Idiopathic Issues

10 Tips for Outstanding Vet / Client Communication

Posted by Jessica Gramlich on September 28, 2015 at 4:00 PM
Jessica Gramlich
Dr. Gramlich is a 2008 graduate of North Carolina State University College of Veterinary Medicine. After completing a one-year emergency internship in Rhode Island, she spent five years working as a small animal general practitioner in New Hampshire. Dr. Gramlich is the Manager and Program Coordinator for VetPrep, the premiere online study resource for the NAVLE.

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Communication, Compassion and Compliance

We have all heard that the majority of lawsuits in the medical industry occur due to lack of understanding between the doctor and the patient. Often it occurs due to lack of empathy for the client and the perception that the doctor doesn’t care about the patient or situation which occurred. Open, honest, and thorough communication between a veterinarian and a pet owner is crucial. Through good client communication, the owner will gain trust in your care and ability to treat their pet and will be more compliant.

We want to make sure that the client hears and understands what we are telling them. Communicating in a clear, empathetic, and understanding way can make all the difference in being an effective communicator. Communication involves the entire veterinary staff and begins the moment the client calls to schedule their appointment. What this really boils down to is making the client feel important and feel that their pet is a priority to you and your staff. As a veterinarian, you need to help educate your staff on ways they can help the hospital achieve client satisfaction and increase compliance.

WHY

1. Greet the client by name

By greeting the client and the pet by name, it sets a tone of acceptance from the beginning. You are welcoming them into your hospital; from wellness to sick visits, it shows that you care about them. If they have a difficult to pronounce name, go ahead and write how to say in phonetically in the computer system/chart.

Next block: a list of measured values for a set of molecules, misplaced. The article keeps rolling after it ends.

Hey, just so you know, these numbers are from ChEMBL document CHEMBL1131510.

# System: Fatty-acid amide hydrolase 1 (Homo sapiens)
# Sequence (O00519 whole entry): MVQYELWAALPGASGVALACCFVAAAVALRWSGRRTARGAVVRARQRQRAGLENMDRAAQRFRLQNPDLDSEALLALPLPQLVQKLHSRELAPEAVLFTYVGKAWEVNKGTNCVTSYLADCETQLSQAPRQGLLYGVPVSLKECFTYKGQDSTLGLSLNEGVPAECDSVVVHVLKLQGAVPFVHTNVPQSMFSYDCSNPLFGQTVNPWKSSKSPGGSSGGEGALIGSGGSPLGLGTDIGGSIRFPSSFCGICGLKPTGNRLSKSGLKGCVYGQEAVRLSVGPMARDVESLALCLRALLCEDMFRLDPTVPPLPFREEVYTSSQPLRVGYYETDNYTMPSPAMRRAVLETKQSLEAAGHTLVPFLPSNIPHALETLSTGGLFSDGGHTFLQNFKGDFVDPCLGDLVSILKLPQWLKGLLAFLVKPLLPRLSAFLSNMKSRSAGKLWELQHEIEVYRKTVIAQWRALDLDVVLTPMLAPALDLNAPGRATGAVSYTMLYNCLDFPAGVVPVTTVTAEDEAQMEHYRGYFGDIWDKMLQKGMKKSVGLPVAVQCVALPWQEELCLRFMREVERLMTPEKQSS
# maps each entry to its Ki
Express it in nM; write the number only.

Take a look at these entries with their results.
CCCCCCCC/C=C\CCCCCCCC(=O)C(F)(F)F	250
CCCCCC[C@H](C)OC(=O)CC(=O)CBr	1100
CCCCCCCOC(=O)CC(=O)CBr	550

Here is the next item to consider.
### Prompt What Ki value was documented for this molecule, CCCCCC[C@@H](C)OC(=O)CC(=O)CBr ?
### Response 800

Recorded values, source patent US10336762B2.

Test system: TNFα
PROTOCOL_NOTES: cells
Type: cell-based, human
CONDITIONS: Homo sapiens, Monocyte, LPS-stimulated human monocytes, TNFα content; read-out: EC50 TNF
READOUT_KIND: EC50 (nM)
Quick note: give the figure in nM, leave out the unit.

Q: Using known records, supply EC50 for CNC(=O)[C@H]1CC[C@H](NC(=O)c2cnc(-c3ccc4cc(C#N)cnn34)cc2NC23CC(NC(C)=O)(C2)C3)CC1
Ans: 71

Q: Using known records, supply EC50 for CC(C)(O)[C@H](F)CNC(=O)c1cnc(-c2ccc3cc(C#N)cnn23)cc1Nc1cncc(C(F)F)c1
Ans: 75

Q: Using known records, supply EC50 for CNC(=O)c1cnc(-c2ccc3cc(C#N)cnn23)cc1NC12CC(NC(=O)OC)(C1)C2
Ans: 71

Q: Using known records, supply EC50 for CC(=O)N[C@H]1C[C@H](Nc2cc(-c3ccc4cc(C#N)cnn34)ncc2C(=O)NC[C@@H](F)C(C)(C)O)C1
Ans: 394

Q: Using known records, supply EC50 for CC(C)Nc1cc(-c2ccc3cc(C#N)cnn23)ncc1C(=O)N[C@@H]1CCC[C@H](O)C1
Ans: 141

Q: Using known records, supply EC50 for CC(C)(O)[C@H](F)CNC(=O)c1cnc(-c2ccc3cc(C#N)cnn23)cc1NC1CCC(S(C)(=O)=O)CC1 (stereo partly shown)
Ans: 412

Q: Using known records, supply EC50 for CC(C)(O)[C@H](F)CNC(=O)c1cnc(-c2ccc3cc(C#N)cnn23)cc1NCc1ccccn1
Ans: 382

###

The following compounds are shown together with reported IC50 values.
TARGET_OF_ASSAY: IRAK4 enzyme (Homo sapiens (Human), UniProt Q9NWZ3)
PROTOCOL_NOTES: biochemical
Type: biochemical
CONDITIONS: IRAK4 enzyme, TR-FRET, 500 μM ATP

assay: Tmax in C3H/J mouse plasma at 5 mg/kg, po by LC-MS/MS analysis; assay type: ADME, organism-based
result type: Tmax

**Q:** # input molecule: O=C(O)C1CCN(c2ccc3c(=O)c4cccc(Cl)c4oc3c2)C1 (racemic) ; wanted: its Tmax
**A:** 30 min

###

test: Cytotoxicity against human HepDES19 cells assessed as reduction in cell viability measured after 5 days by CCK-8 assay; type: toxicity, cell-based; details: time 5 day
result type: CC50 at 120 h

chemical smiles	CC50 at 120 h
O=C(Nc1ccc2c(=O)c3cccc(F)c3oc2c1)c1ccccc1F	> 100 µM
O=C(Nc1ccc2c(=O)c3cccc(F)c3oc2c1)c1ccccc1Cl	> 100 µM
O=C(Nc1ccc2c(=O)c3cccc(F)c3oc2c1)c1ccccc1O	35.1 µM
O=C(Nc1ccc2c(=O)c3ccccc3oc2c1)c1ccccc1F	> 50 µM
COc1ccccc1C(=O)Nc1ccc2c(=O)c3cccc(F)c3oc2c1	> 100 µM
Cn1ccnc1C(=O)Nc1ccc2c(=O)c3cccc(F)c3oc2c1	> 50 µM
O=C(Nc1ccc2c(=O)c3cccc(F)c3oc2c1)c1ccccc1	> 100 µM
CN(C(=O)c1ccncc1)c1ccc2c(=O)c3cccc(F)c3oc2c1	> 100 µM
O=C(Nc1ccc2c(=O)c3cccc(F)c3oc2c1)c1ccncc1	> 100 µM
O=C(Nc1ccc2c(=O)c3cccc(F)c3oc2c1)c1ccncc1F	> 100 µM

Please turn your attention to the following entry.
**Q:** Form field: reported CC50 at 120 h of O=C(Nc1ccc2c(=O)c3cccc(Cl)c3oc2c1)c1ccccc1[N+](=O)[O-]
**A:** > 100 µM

2. Give them a why

Don't just give orders. Make the client understand why something is necessary. Whether it is compliance with giving medications at home, returning for follow-up blood work, or deciding to go forward with a dental cleaning, people are more willing to comply when they understand exactly why these things are important for the health of their pet.

3. Make it personal

Do what you can to engage the client.  Try to find a common interest by commenting on the team sports apparel they are wearing, or commenting on their cute shoes or simply make a big deal about how well behaved their pet is during the visit.

Whether you are explaining a procedure or going over discharge instructions, use the patient’s name: “It is really important that you return for lab work to check Charlie’s kidney function in two weeks.”

Always use the correct gender.  This can make or break an appointment.  Some people are very offended if you call their girl dog a "good boy" during he appointment (even if the dog has a traditional boy's name) so get it straight before you walk into the exam room.